Andrew Cherlin

Upon entering Stephen Fisher’s North Baltimore home, it is immediately apparent that a collector lives within. Nineteenth-century European paintings line the walls, salon style, first floor to third. Japanese cloisonné vases, singularly and in artistic groupings, pop up by the front door, in the den— and one with a crab motif sits by the kitchen sink, near the jar of silver polish and box of baking soda Fisher is using to clean each of the 130 objects to be displayed as part of the show “Japanese Cloisonné Enamels from the Stephen W. Fisher Collection” at The Walters Art Museum.

Finally reaching Fisher’s living room at the back of the house, one is surrounded by Japanese cloisonné, all of it produced from 1880 to 1915, during the late Meiji period, when Japan was attempting to advance economically and become a world power. Cloisonné boxes, jars, vases, bowls and trays fill lighted cabinets, perch on shelves, sit on a long table atop a gold obi, a kimono sash normally worn around a Japanese woman’s waist.

Begun in 1970 with one Chinese cloisonné toothpick holder purchased for $5 at a Bolton Hill yard sale, Fishers’ collection has grown in quantity and quality. When the 130 pieces leave his home for the museum, another 70 from storage will immediately take their place.

“I believe in ‘slow and steady wins the race,’” says the 60-something retired Baltimore County public school teacher, counselor and principal who is currently an interior designer. Over the course of 40 years, through patient waiting, inquiring, searching, saving, selling family silver, borrowing money, swapping and persistence, Fisher has amassed a collection that is considered by The Walters to be one of the finest in the world. His collecting has led him to Paris, Amsterdam, Germany, Austria, Switzerland and Japan. Many pieces were purchased in London. “Think about it,” says the consummate teacher. “Everything went through London.”

Three of his favorite pieces in the Walters exhibition are an Ando gold wire fish vase that appears on the cover of the catalog, another vase by Ando depicting a mountain scene and a deep blue gull vase that was the centerpiece of the first Walters show of his collection in 1989. Fisher purchased that gull vase by Namikawa Yasuyuki, along with three other outstanding pieces, on Madison Avenue in the late ’70s. Those pieces moved his collection to a new level. “I was ready to mortgage the house,” he remembers. “I knew I had to do something, so I sold 40 [objects] to buy my first four major pieces.”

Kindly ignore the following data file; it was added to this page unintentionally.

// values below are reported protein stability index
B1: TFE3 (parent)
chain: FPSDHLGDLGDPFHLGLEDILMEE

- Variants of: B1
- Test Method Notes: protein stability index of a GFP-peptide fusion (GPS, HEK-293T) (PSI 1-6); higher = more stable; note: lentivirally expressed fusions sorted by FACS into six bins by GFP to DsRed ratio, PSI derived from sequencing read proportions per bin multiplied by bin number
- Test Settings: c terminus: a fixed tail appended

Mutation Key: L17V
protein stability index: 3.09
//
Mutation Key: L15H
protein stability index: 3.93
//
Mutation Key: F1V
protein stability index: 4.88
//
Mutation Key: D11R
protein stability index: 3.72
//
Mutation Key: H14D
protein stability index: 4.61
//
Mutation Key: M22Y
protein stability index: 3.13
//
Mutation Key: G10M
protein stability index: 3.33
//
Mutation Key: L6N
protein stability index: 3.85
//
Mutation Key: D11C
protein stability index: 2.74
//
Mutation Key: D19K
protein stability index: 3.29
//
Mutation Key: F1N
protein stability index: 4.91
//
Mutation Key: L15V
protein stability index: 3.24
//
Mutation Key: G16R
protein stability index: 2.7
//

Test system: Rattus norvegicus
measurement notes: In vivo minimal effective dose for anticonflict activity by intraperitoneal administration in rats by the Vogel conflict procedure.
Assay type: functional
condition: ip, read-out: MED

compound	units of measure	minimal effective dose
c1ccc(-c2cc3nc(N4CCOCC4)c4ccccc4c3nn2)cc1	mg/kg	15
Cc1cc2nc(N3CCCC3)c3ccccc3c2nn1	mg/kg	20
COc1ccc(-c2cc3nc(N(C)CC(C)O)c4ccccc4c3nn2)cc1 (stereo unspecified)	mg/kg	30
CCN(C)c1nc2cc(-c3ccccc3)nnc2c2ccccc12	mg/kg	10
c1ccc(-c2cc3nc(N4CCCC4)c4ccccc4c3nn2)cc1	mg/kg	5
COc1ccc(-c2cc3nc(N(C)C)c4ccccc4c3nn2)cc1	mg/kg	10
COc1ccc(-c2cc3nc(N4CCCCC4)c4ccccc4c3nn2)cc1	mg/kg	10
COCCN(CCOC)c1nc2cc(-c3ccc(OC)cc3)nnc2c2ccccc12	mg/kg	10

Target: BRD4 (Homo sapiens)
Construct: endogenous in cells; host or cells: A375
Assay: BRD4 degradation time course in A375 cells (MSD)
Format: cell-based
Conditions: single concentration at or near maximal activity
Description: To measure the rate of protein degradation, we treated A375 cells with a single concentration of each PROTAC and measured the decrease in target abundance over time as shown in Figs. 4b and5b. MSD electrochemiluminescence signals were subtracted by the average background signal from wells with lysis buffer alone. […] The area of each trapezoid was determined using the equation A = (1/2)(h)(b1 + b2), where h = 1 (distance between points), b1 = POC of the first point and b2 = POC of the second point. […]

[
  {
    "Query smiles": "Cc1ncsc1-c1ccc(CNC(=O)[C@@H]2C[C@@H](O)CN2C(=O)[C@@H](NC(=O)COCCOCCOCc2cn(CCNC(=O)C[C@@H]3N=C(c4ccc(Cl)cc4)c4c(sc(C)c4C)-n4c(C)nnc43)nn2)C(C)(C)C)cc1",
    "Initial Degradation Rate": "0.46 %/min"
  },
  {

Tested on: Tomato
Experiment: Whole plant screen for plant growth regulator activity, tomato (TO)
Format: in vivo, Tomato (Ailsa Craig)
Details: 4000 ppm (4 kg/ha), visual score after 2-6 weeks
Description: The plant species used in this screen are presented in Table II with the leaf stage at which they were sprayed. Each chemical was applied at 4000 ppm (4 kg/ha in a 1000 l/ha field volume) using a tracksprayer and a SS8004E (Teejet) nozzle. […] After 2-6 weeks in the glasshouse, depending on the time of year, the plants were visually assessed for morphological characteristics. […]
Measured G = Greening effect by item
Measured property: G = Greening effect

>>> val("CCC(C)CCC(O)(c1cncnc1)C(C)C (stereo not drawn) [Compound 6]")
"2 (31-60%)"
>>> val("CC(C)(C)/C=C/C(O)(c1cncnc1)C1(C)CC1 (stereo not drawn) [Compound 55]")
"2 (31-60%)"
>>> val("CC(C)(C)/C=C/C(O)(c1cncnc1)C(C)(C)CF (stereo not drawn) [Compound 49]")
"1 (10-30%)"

Fisher’s love of art began as a child in New York, where he grew up near the Metropolitan Museum of Art, frequented the Cloisters and had private art lessons beginning at age 10. As a student at Haverford College outside of Philadelphia, he was a history major and often visited the famous Barnes Collection nearby. After college he lived in Europe for several years, studying the works of Austrian painters Gustav Klimt and Egon Schiele.

Upon returning to the States, Fisher moved to Washington, D.C., and began a career as a teacher. It was the Vietnam era, and he felt that the future of America depended on quality public education. That is one reason he’s happy his collection is on display at The Walters, which offers educational programs for children. “I’ve always thought that collecting art is about sharing and teaching others about what you value,” he says.

Like any collector driven by passion, a major museum exhibition isn’t stopping Fisher’s momentum to acquire more. Just two months before the Walters show, he purchased a major piece, a large 1900 vase by Namikawa Sosuke depicting a raven in a maple tree. “The raven has special meaning; I’m a Baltimorean by transplant… and that raven has attitude. This piece is first-rate in every way,” he says, pointing to the beak, the detail of the shadows in the enamel and the work’s seeming simplicity, always a hallmark of great art. “People could collect their entire lives and be satisfied with just this.”

“Japanese Cloisonné Enamels from the Stephen W. Fisher Collection” runs Feb. 14 to June 13 at The Walters Art Museum. 410-547-9000,

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